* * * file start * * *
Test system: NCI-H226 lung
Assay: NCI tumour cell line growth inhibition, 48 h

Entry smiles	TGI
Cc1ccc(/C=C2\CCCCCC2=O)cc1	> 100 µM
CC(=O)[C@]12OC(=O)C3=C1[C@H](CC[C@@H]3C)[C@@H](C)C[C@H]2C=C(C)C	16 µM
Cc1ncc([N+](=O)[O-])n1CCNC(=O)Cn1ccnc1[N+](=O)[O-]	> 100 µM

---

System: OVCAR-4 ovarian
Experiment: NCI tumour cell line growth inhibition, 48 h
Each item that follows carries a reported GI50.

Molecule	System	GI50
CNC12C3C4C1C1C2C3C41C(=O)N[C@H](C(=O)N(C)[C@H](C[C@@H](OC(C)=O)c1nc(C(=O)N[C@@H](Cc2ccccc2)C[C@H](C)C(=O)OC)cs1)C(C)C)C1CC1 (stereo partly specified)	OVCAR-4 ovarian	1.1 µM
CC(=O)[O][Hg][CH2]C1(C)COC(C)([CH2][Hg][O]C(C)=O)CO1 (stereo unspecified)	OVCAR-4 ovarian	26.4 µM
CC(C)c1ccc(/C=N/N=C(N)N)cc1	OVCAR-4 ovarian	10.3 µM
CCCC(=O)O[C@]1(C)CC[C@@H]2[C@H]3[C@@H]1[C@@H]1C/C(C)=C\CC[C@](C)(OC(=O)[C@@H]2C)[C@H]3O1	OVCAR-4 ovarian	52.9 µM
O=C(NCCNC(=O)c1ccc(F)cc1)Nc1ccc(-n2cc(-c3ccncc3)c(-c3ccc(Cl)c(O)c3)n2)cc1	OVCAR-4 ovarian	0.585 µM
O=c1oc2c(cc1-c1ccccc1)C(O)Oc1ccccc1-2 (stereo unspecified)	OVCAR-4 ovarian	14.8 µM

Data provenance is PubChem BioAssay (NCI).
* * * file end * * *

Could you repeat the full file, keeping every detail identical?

Test system: NCI-H226 lung
Assay: NCI tumour cell line growth inhibition, 48 h

Entry smiles	TGI
Cc1ccc(/C=C2\CCCCCC2=O)cc1	> 100 µM
CC(=O)[C@]12OC(=O)C3=C1[C@H](CC[C@@H]3C)[C@@H](C)C[C@H]2C=C(C)C	16 µM
Cc1ncc([N+](=O)[O-])n1CCNC(=O)Cn1ccnc1[N+](=O)[O-]	> 100 µM

---

System: OVCAR-4 ovarian
Experiment: NCI tumour cell line growth inhibition, 48 h
Each item that follows carries a reported GI50.

Molecule	System	GI50
CNC12C3C4C1C1C2C3C41C(=O)N[C@H](C(=O)N(C)[C@H](C[C@@H](OC(C)=O)c1nc(C(=O)N[C@@H](Cc2ccccc2)C[C@H](C)C(=O)OC)cs1)C(C)C)C1CC1 (stereo partly specified)	OVCAR-4 ovarian	1.1 µM
CC(=O)[O][Hg][CH2]C1(C)COC(C)([CH2][Hg][O]C(C)=O)CO1 (stereo unspecified)	OVCAR-4 ovarian	26.4 µM
CC(C)c1ccc(/C=N/N=C(N)N)cc1	OVCAR-4 ovarian	10.3 µM
CCCC(=O)O[C@]1(C)CC[C@@H]2[C@H]3[C@@H]1[C@@H]1C/C(C)=C\CC[C@](C)(OC(=O)[C@@H]2C)[C@H]3O1	OVCAR-4 ovarian	52.9 µM
O=C(NCCNC(=O)c1ccc(F)cc1)Nc1ccc(-n2cc(-c3ccncc3)c(-c3ccc(Cl)c(O)c3)n2)cc1	OVCAR-4 ovarian	0.585 µM
O=c1oc2c(cc1-c1ccccc1)C(O)Oc1ccccc1-2 (stereo unspecified)	OVCAR-4 ovarian	14.8 µM

Data provenance is PubChem BioAssay (NCI).